Reaction grows to gay student’s expulsion from Baptist college

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LEXINGTON, Ky. – The news that his boyfriend, Jason Johnson, was expelled from University of the Cumberlands was still sinking in when Zac Dreyer sat at a computer to spread the news.

“He is being asked to leave the university because he is gay,” Dreyer wrote Thursday on the Web site MySpace.com, the same site school officials used to confront Johnson. “Help get the story out there so that all the gays and lesbians at the university will no longer have to live in secrecy, in fear of having their dreams crushed in front of them.”

Within a few hours, friends and students at the small Baptist college in Williamsburg, Ky., were commenting in blogs about Johnson’s expulsion. The buzz grew over the weekend, and by early this week the issue drew reaction from legislators in Frankfort and on gay advocacy organizations’ Web sites nationwide.

Johnson, a sophomore majoring in theater arts, was expelled from the university Thursday because he declared online that he is gay.

In a statement released last week, the university’s president, Jim Taylor said students are held to a “higher standard” and that “students know the rules before they come to this institution.”

But a copy of the student handbook provided by the university confirmed the policy was not spelled out in 2003-04, when Johnson chose to attend. The school did not provide a copy of the policy for the 2004-05 school year.

The 2005-06 student handbook says: “Any student who engages in or promotes sexual behavior not consistent with Christian principles (including sex outside marriage and homosexuality) may be suspended or asked to withdraw.”

School officials said that although the 2003-04 policy did not explicitly mention homosexuality, it did say that students must “conduct themselves, on and off the campus, in a manner which is consistent with the objectives of the College and with its standards of conduct.”

Renee Kuder, a University of the Cumberlands senior and a friend of Johnson, says many students worry they’ll be punished if they discuss the case online or in the media. Some students declined to comment for this story, or did not return messages.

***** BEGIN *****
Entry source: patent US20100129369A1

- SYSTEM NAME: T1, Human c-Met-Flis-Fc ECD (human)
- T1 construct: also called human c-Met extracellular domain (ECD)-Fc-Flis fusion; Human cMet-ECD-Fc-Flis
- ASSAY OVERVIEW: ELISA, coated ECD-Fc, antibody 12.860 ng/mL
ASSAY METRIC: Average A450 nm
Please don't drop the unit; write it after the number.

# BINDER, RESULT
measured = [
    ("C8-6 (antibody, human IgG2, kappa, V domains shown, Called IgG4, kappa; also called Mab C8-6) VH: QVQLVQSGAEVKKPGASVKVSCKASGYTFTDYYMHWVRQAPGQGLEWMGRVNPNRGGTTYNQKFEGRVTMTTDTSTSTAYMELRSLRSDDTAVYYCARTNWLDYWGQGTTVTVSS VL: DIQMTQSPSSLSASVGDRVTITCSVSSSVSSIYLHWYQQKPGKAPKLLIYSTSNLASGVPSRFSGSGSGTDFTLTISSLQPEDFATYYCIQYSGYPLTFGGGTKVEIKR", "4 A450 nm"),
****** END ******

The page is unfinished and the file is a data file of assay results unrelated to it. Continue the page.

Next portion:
But some students are publicly questioning the school’s values, Kuder said. Many wore shirts with “God loves my gay friends” printed on them and are waiting for Johnson to let them know the best response to the university.

“They’re being hypocritical, by Christian standards,” Kuder said. “If we love each other, accept each other for who we are, why are they kicking him out? I almost feel like they’re trying to mold us, me, into a person that I wouldn’t want to be.

“There’s a letter in the student handbook that says everyone is a unique creation of God, you’re special, we care about you. They didn’t care if he didn’t have a place to go. They could have pretty much ruined his life.”

Johnson was confronted by two school officials Thursday. They showed Johnson his profile on MySpace.com, where he wrote about his boyfriend, then showed him the 2005-06 student handbook policy.

Johnson left the meeting with a letter that required him to leave the university that night. His parents, who helped him choose the Baptist school two years earlier, were “outraged,” he said. Along with Dreyer, who attends Eastern Kentucky University, they helped him move out of the dorm within hours.

“I was upset to the point that I couldn’t speak. I didn’t even want to ask about it,” said Johnson, who is considering attending the University of Kentucky or Eastern Kentucky University next fall. “I wanted to be out of there.”

Johnson, who is considering legal action against the university, said students shouldn’t question their faith, but they should question their personal beliefs.

“What I would hope is that their faith is renewed because people are standing up for what they believe in,” Johnson said. “It has strengthened my resolve, my beliefs, my faith, seeing the love and support.”



(Staff writers Art Jester and Frank Lockwood contributed to this report.)



(c) 2006, Lexington Herald-Leader (Lexington, Ky.).

Visit Kentucky Connect, the World Wide Web site of the Herald-Leader, at http://www.kentuckyconnect.com/

Distributed by Knight Ridder/Tribune Information Services.

AP-NY-04-11-06 1712EDT

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